Things to think about


Many thousands of Humanist ceremonies have been celebrated and a huge range of venues have been used. Some couples are conservative, some get quite adventurous. Some people go for the big venues, some prefer to go for intimate settings. Some go indoors, some brave the outdoors. Wherever and whenever you want your ceremony to be held, I can fit in although, if you are going to be especially creative, you might just want to check things through first!

Hotels, pubs, stately homes, your own home, the family garden, barns, camp sites, sports grounds, forests, hills, lake sides, the seaside, mountains, muddy fields or any number of places can be great places for a ceremony. Be comfortable in choosing places that fit with your plans and help you to create the ceremony you want. It helps to think of the practicalities, though, so do think of who is coming and what their needs might be, too, and remember to have a back up if you are going for the outdoors.



For such a special and important ceremony, you will almost certainly want to have things for some special people to do. People will want to show their love and support so they are usually delighted to be asked to help in some way.

There are many traditional roles to offer, such as Chief Bridesmaid and Bridesmaids, Best Man and Ushers, Ring Bearers – and, very often, the Bride’s father, mother or another relative accompanies her into the ceremony. You are free to do what you choose in terms of roles and how many people you include, of course.

The ceremony is enriched when family and friends get involved in other ways. Using the creative talents of people you know is a wonderful way for them to share their love with you. Singers and musicians might perform or even write pieces for the ceremony. Others might be good writers and speakers so they could prepare and share something – or read something you choose. Older relatives or young children might be given simple roles that allow them to participate, bringing forward a flower or lighting a candle.

And every guest at the ceremony is there because they are special to you and have been a part of your life in some way. They are there to support you, to celebrate with you and to witness the commitment you make to each other. They can be asked to share in the ceremony through a procession or reading or even singing together. The most ordinary things can be transformed into special moments because they are sharing in your ceremony.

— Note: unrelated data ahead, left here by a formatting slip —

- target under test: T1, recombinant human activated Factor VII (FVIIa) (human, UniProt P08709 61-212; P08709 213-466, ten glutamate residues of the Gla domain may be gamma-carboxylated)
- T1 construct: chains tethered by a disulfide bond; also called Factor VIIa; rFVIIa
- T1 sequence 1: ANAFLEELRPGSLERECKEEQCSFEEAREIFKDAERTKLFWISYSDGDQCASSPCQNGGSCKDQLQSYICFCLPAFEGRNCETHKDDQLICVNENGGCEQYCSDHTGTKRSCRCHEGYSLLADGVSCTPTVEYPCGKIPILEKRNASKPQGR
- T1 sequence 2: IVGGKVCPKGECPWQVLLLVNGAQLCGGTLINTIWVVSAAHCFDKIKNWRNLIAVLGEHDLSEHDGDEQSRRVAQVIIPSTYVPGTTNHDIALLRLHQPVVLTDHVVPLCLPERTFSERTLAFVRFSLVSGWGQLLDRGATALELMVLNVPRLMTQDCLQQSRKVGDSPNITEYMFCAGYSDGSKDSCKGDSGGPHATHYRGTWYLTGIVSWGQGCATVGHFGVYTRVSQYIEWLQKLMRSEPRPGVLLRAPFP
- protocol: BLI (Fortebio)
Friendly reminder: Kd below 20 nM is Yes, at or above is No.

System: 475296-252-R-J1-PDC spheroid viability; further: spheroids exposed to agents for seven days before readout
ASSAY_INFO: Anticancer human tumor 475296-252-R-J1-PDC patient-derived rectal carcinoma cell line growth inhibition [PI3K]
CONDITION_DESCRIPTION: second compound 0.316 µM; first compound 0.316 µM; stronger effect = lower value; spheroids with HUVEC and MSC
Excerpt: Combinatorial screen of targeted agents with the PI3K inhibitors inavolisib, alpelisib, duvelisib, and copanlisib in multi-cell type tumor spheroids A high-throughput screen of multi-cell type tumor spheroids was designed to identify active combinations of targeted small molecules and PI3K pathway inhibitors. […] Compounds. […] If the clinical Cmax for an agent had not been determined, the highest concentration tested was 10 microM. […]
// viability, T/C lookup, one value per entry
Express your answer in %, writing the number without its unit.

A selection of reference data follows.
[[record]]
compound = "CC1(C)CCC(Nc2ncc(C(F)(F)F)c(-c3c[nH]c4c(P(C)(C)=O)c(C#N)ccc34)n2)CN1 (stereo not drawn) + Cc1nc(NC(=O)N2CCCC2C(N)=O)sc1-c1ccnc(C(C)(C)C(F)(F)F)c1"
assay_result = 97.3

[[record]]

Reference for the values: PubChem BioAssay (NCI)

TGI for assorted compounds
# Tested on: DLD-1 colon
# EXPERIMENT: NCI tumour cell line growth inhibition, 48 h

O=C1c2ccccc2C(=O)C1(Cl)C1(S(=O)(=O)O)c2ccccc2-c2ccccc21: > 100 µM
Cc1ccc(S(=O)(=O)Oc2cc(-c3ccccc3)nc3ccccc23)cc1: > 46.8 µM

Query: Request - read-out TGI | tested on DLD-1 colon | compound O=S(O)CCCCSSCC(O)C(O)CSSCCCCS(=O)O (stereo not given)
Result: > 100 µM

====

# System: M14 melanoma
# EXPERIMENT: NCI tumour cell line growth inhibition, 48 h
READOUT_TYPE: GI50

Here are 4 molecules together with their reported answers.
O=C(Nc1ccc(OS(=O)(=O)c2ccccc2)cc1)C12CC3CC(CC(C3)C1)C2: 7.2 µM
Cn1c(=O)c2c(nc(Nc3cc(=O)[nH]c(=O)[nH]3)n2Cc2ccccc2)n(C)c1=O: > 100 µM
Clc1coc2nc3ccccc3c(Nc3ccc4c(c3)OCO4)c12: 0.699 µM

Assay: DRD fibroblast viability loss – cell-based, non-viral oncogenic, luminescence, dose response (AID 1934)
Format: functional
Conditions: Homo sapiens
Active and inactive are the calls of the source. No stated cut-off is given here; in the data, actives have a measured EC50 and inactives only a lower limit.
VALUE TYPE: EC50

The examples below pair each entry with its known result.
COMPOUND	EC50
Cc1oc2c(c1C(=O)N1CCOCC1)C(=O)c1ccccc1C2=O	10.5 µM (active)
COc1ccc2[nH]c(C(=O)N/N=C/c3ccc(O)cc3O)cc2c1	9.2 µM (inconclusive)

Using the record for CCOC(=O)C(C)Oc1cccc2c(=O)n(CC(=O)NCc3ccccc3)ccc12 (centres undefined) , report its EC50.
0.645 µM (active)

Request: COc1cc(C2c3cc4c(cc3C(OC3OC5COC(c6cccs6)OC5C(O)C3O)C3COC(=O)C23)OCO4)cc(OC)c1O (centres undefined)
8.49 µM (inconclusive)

Weddings and Partnerships allow the use of some beautiful words. People have written about love and commitment for a very long time and some wonderful writing has resulted so that a wide range of texts are available. The same is true of the vows that people make to each other on the day. You will have so much choice, it can be a bit overwhelming but I have a wide range of materials and there will be something that works for you.

If you prefer, though, you might feel brave enough to write your own words, your own vows. You don’t have to, of course, but if you have that ability and the desire to do it, sharing your own words is a most powerful way of showing your love and sharing your commitment to each other.



There are many symbolic actions and gestures within a ceremony, with the importance of colours, clothes, materials, and rings, all taking on great power through their careful choice. Most couples use the traditional symbols, especially the exchange of rings, in their ceremony but there are many other gestures and objects that can be used. we can discuss them in the planning but here are a few things people do:

  • Ring Warming
  • Hand-fasting
  • Burning your Fears
  • Jumping the Broom
  • Sharing the Loving Cup
  • The Marriage Library
  • Masel Tov – Breaking Glass
  • Sand Ceremony
  • The Lighting of Candles
  • Rose Ceremony



In England and Wales, Humanist weddings are not recognised as legally valid ceremonies. This means that, to be officially recognised as a married couple, it is necessary to go through a civil ceremony in the presence of a registrar. Most couples go through this beforehand but there is no requirement to do so and some people actually just have the Humanist wedding without getting legally married.

The usual option is to go through the simple registry office option and then to see the Humanist Ceremony as their proper wedding where they make their public vows in the presence of family and friends. This becomes the moment of marriage – and their wedding anniversary.

The Registry Office ceremony can become a little more formal as a way to include people, especially older relatives, who might have difficulties attending the venue or getting through the full wedding day.

It is sometimes possible for us to work alongside Registrars so that both parts of the ceremony take place together. This would need to be discussed and arranged carefully but, if you are interested in this, please do ask.